• A Cox model with LDL-c level as a restricted cubic spline showed that the relationship between LDL-c level and MACCE risk was generally linear (P for nonlinearity>0.05) and a higher LDL-c level was associated with a higher MACCE risk at a proportional scale. When an LDL-c level of 70 mg/dL was used as the reference level, LDL-c ≥106 mg/dL was associated with a significantly greater MACCE risk.
  • Subgroup analyses indicated that the beneficial effect of low LDL‐c levels on the occurrence of MACCE was more pronounced in patients ≤65 years of age and in those with proteinuria. As for the incidence of ESRD, the protective effect of low LDL‐c levels seemed to be more evident in patients <65 years of age, those with comorbid DM or hypertension, and those with proteinuria.


Among Taiwanese statin-treated patients with stage 3 CKD, patients with LDL-c levels 70–99 mg/dL and those with LDL‐c<70 mg/dL had decreased risks of ischemic stroke and new‐onset ESRD requiring chronic dialysis compared with patients with LDL‐c ≥100 mg/dL. Patients with LDL-c levels 70–99 mg/dL also had reduced risks of MACCE , a trend that–albeit slightly less pronounced–was also seen in patients with LDL‐c <70 mg/dL. According to the authors, setting a LDL‐c target of <70 mg/dL may prove to be slightly more beneficial in patients ≤65 years of age and in those with proteinuria.


1. Authors/Task Force Members, Guidelines ESCCfP and Societies ESCNC. ESC/EAS guidelines for the management of dyslipidaemias: lipid modification to reduce cardiovascular risk. Atherosclerosis. 2019;2019(290):140–205. doi: 10.1016/j.atherosclerosis.2019.08.014

2. Adhyaru BB, Jacobson TA. New cholesterol guidelines for the management of atherosclerotic cardiovascular disease risk: a comparison of the 2013 American College of Cardiology/American Heart Association Cholesterol Guidelines with the 2014 National Lipid Association recommendations for patient-centered management of dyslipidemia. Endocrinol Metab Clin North Am. 2016;45:17–37. doi: 10.1016/j.ecl.2015.09.002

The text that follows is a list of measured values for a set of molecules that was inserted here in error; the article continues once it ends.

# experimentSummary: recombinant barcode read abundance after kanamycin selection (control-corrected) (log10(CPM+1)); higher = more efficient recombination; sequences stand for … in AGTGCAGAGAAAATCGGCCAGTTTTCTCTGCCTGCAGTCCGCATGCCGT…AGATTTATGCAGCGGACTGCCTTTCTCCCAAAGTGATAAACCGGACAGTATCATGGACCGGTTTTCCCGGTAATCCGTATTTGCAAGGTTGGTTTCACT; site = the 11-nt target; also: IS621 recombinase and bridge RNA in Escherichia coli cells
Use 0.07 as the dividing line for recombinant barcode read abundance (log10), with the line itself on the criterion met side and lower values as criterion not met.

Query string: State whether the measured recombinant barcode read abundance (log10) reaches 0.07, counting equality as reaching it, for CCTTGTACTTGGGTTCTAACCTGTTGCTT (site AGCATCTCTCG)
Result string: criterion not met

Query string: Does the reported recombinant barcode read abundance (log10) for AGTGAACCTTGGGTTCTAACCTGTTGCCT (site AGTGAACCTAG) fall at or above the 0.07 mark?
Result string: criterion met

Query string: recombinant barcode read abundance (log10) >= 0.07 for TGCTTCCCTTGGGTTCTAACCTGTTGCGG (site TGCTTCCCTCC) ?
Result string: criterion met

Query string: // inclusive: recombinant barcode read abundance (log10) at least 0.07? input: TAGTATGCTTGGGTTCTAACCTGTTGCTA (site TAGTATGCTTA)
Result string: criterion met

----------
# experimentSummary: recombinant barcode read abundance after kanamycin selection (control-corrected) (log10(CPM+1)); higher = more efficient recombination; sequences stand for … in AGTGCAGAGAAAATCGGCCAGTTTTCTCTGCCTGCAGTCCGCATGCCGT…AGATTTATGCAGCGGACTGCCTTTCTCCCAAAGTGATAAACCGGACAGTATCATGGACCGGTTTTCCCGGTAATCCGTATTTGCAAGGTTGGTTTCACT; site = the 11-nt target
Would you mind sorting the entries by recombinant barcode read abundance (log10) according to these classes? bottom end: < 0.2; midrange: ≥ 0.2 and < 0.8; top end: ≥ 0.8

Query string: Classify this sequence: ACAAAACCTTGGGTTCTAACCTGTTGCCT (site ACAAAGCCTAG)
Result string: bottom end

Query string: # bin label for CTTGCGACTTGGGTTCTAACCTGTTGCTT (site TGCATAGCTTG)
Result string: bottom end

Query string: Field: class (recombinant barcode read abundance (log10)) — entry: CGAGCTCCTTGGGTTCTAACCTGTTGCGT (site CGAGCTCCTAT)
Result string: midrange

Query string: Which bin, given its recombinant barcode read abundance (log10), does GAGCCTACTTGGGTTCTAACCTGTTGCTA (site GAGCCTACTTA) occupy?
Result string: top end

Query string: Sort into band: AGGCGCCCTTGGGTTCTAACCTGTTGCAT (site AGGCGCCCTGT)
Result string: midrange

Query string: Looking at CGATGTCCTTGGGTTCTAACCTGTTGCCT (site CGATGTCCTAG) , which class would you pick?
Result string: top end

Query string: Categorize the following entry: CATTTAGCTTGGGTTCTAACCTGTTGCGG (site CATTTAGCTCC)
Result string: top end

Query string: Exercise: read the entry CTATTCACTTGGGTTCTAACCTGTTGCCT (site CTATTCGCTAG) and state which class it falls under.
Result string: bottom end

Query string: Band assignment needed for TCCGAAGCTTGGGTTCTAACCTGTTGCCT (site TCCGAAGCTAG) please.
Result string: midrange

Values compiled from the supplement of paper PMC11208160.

3. Sarnak MJ, Amann K, Bangalore S, Cavalcante JL, Charytan DM, Craig JC, Gill JS, Hlatky MA, Jardine AG, Landmesser U, et al. Chronic kidney disease and coronary artery disease: JACC State-of-the-art review. J Am Coll Cardiol. 2019;74:1823–1838. doi: 10.1016/j.jacc.2019.08.1017

4. Wanner C, Krane V, Marz W, Olschewski M, Mann JF, Ruf G, Ritz E, German D, Dialysis Study I. Atorvastatin in patients with type 2 diabetes mellitus undergoing hemodialysis. N Engl J Med. 2005;353:238–248. doi: 10.1056/NEJMoa043545

5. Fellstrom BC, Jardine AG, Schmieder RE, Holdaas H, Bannister K, Beutler J, Chae DW, Chevaile A, Cobbe SM, Gronhagen-Riska C, et al. Rosuvastatin and cardiovascular events in patients undergoing hemodialysis. N Engl J Med. 2009;360:1395–1407. doi: 10.1056/NEJMoa0810177

6. Massy ZA, de Zeeuw D. LDL cholesterol in CKD—to treat or not to treat? Kidney Int. 2013;84:451–456. doi: 10.1038/ki.2013.181

7. Messow CM, Isles C. Meta-analysis of statins in chronic kidney disease: who benefits? QJM. 2017;110:493–500. doi: 10.1093/qjmed/hcx040

Find this article online at J Am Heart Assoc.